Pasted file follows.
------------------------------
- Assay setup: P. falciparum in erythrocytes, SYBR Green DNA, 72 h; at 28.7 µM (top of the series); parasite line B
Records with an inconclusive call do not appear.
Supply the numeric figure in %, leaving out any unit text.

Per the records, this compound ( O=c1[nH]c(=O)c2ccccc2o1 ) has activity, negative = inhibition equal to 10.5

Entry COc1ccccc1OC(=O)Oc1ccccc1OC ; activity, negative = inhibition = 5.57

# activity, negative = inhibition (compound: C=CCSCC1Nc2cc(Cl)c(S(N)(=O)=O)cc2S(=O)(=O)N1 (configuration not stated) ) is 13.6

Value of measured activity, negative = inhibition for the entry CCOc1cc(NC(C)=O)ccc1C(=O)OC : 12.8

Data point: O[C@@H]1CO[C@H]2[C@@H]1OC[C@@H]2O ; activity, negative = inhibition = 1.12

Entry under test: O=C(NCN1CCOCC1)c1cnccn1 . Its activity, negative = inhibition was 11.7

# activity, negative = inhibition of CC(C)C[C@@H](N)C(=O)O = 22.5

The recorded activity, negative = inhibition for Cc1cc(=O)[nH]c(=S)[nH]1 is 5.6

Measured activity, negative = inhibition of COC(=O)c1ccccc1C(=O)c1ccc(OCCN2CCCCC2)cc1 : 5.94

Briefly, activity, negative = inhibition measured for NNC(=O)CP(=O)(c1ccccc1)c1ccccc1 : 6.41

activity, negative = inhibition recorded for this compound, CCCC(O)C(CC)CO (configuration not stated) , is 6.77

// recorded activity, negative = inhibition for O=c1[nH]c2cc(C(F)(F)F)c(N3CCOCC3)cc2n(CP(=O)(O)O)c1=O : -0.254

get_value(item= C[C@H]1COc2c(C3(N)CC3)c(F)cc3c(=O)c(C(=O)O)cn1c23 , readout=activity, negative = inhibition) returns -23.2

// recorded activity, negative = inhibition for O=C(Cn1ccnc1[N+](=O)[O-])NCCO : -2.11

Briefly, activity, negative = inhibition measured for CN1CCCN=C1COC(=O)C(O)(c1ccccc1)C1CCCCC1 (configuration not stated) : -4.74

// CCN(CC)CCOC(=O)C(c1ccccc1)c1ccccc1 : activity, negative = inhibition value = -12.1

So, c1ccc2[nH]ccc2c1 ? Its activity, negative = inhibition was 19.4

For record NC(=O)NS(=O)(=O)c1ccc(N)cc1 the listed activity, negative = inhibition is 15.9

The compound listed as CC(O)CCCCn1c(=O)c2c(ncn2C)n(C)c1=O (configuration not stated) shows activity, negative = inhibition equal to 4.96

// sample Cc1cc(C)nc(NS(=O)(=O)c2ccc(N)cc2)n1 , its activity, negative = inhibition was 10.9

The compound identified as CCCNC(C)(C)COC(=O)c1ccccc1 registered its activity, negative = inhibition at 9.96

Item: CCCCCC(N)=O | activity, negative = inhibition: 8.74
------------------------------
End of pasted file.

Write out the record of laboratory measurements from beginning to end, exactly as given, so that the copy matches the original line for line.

- Assay setup: P. falciparum in erythrocytes, SYBR Green DNA, 72 h; at 28.7 µM (top of the series); parasite line B
Records with an inconclusive call do not appear.
Supply the numeric figure in %, leaving out any unit text.

Per the records, this compound ( O=c1[nH]c(=O)c2ccccc2o1 ) has activity, negative = inhibition equal to 10.5

Entry COc1ccccc1OC(=O)Oc1ccccc1OC ; activity, negative = inhibition = 5.57

# activity, negative = inhibition (compound: C=CCSCC1Nc2cc(Cl)c(S(N)(=O)=O)cc2S(=O)(=O)N1 (configuration not stated) ) is 13.6

Value of measured activity, negative = inhibition for the entry CCOc1cc(NC(C)=O)ccc1C(=O)OC : 12.8

Data point: O[C@@H]1CO[C@H]2[C@@H]1OC[C@@H]2O ; activity, negative = inhibition = 1.12

Entry under test: O=C(NCN1CCOCC1)c1cnccn1 . Its activity, negative = inhibition was 11.7

# activity, negative = inhibition of CC(C)C[C@@H](N)C(=O)O = 22.5

The recorded activity, negative = inhibition for Cc1cc(=O)[nH]c(=S)[nH]1 is 5.6

Measured activity, negative = inhibition of COC(=O)c1ccccc1C(=O)c1ccc(OCCN2CCCCC2)cc1 : 5.94

Briefly, activity, negative = inhibition measured for NNC(=O)CP(=O)(c1ccccc1)c1ccccc1 : 6.41

activity, negative = inhibition recorded for this compound, CCCC(O)C(CC)CO (configuration not stated) , is 6.77

// recorded activity, negative = inhibition for O=c1[nH]c2cc(C(F)(F)F)c(N3CCOCC3)cc2n(CP(=O)(O)O)c1=O : -0.254

get_value(item= C[C@H]1COc2c(C3(N)CC3)c(F)cc3c(=O)c(C(=O)O)cn1c23 , readout=activity, negative = inhibition) returns -23.2

// recorded activity, negative = inhibition for O=C(Cn1ccnc1[N+](=O)[O-])NCCO : -2.11

Briefly, activity, negative = inhibition measured for CN1CCCN=C1COC(=O)C(O)(c1ccccc1)C1CCCCC1 (configuration not stated) : -4.74

// CCN(CC)CCOC(=O)C(c1ccccc1)c1ccccc1 : activity, negative = inhibition value = -12.1

So, c1ccc2[nH]ccc2c1 ? Its activity, negative = inhibition was 19.4

For record NC(=O)NS(=O)(=O)c1ccc(N)cc1 the listed activity, negative = inhibition is 15.9

The compound listed as CC(O)CCCCn1c(=O)c2c(ncn2C)n(C)c1=O (configuration not stated) shows activity, negative = inhibition equal to 4.96

// sample Cc1cc(C)nc(NS(=O)(=O)c2ccc(N)cc2)n1 , its activity, negative = inhibition was 10.9

The compound identified as CCCNC(C)(C)COC(=O)c1ccccc1 registered its activity, negative = inhibition at 9.96

Item: CCCCCC(N)=O | activity, negative = inhibition: 8.74